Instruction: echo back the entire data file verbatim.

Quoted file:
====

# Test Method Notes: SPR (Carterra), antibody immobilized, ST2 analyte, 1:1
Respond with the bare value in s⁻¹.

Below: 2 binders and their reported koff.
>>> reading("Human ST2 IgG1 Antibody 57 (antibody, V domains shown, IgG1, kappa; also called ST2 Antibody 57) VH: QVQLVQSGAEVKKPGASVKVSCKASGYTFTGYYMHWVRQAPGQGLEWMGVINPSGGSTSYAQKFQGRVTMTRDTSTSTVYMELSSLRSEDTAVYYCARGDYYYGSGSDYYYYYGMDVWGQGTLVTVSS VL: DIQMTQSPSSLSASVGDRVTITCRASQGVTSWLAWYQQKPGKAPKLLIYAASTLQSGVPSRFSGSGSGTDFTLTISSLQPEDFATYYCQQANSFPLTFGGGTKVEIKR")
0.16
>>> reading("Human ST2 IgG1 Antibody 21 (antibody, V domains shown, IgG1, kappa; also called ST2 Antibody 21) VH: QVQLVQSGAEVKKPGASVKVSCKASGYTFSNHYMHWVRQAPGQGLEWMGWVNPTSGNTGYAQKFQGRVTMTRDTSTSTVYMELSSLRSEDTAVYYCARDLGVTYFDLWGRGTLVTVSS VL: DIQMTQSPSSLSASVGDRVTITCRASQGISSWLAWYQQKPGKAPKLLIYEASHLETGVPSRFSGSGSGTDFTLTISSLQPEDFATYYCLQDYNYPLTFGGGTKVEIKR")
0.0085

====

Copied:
# Test Method Notes: SPR (Carterra), antibody immobilized, ST2 analyte, 1:1
Respond with the bare value in s⁻¹.

Below: 2 binders and their reported koff.
>>> reading("Human ST2 IgG1 Antibody 57 (antibody, V domains shown, IgG1, kappa; also called ST2 Antibody 57) VH: QVQLVQSGAEVKKPGASVKVSCKASGYTFTGYYMHWVRQAPGQGLEWMGVINPSGGSTSYAQKFQGRVTMTRDTSTSTVYMELSSLRSEDTAVYYCARGDYYYGSGSDYYYYYGMDVWGQGTLVTVSS VL: DIQMTQSPSSLSASVGDRVTITCRASQGVTSWLAWYQQKPGKAPKLLIYAASTLQSGVPSRFSGSGSGTDFTLTISSLQPEDFATYYCQQANSFPLTFGGGTKVEIKR")
0.16
>>> reading("Human ST2 IgG1 Antibody 21 (antibody, V domains shown, IgG1, kappa; also called ST2 Antibody 21) VH: QVQLVQSGAEVKKPGASVKVSCKASGYTFSNHYMHWVRQAPGQGLEWMGWVNPTSGNTGYAQKFQGRVTMTRDTSTSTVYMELSSLRSEDTAVYYCARDLGVTYFDLWGRGTLVTVSS VL: DIQMTQSPSSLSASVGDRVTITCRASQGISSWLAWYQQKPGKAPKLLIYEASHLETGVPSRFSGSGSGTDFTLTISSLQPEDFATYYCLQDYNYPLTFGGGTKVEIKR")
0.0085